I am quite sure Marvin did not deliberately set himself up for this. Who would? Was this, in part, a culturally-driven issue? Given the large %age of staff who appear to travel considerable distances, sleeping in the lounge may have been the “norm”. However, the whole issue of why the system permits people to get out of their depth (ie having low levels of “capability”, “experience” and other attributes for a given role) is key. Since Daedalus and Icarus, some aviators have pushed their own boundaries and have come a cropper! The Bankers spring to mind here too. In both cases, a lack of EFFECTIVE “enforced regulation” created a culture where lower standards get through the net.

The early part of your Post about Colgan is rightly where the focus should be. To have a pop at Marvin is a waste. If, hypothetically, he should have been weeded out much earlier …. well, that is the real worry. If Marvin was as incompetent as depicted, why was he permitted to get to that point – for his own safety let alone the safety of those in his care? Looks like a range of people need to reflect on what part their actions played here – managers, examiners, regulators etc.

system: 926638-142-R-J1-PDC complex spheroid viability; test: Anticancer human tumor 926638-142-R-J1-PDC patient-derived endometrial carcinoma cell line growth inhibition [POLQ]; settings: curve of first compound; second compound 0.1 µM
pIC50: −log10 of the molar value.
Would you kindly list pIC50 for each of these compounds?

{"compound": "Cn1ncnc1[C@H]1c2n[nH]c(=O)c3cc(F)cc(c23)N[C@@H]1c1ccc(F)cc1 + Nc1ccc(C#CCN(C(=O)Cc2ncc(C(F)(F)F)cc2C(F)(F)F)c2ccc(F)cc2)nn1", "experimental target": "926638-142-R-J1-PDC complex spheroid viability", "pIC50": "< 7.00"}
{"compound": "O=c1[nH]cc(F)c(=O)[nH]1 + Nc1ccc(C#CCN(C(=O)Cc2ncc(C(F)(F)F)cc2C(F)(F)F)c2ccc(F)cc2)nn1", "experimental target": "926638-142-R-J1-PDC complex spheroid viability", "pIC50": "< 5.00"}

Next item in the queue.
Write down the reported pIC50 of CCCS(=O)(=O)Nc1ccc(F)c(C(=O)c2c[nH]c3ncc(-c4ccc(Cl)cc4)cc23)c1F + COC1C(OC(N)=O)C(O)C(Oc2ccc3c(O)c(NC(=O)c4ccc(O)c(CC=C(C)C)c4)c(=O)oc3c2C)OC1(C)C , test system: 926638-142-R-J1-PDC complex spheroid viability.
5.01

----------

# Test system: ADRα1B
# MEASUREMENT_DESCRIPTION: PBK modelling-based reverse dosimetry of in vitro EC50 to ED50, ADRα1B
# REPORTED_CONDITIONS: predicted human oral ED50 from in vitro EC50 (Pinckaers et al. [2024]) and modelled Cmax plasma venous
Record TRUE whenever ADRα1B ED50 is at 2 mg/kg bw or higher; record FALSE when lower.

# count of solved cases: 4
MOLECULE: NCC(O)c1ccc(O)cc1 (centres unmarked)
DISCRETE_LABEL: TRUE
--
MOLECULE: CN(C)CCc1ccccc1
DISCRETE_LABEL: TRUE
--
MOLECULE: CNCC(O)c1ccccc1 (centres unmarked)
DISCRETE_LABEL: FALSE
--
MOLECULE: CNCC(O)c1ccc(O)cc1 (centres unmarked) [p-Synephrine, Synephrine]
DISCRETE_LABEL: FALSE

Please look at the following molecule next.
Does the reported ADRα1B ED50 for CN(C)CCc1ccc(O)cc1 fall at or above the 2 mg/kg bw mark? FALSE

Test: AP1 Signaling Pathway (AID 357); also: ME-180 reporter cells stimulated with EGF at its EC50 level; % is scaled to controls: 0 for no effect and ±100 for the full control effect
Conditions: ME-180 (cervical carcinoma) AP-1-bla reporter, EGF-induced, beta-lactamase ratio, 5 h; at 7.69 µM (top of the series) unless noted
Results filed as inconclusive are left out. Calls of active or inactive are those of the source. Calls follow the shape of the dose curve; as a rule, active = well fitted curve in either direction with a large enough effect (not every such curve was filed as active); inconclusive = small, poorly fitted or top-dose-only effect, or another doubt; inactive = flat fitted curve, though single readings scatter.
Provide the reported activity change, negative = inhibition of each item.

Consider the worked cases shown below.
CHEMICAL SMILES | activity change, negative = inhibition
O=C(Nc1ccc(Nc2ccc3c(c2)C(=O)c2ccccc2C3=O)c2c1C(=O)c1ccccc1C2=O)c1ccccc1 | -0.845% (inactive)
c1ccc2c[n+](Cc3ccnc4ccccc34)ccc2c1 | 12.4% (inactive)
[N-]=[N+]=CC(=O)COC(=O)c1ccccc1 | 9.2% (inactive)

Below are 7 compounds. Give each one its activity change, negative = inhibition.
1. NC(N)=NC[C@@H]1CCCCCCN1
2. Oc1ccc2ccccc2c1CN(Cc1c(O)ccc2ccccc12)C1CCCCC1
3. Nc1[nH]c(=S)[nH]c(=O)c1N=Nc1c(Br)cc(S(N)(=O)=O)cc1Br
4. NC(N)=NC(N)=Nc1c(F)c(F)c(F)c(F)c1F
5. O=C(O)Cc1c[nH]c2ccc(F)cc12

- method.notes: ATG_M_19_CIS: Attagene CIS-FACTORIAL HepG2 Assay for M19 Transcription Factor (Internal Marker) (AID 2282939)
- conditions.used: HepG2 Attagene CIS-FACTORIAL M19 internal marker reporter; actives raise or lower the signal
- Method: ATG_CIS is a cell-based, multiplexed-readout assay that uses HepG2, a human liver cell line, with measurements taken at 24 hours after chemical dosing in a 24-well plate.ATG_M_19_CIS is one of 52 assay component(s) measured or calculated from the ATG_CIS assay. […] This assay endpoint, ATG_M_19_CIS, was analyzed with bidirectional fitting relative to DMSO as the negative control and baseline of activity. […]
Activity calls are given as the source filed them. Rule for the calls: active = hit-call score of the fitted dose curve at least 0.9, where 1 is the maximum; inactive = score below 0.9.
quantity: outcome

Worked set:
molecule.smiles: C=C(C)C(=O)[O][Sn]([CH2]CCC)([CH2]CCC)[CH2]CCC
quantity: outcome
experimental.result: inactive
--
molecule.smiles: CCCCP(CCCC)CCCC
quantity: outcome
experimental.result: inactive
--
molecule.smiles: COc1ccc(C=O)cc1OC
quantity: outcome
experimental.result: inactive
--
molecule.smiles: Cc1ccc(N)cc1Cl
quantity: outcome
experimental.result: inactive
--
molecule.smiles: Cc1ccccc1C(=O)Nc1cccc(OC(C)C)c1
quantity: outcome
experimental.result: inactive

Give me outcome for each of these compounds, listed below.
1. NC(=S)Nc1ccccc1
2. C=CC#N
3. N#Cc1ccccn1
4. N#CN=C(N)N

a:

Unfortunately this is the real face of aviation world today
Says it all really! Sadly!
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Old 16th May 2009, 15:43
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Spin recovery

wings level, opposite rudder, break the Stall.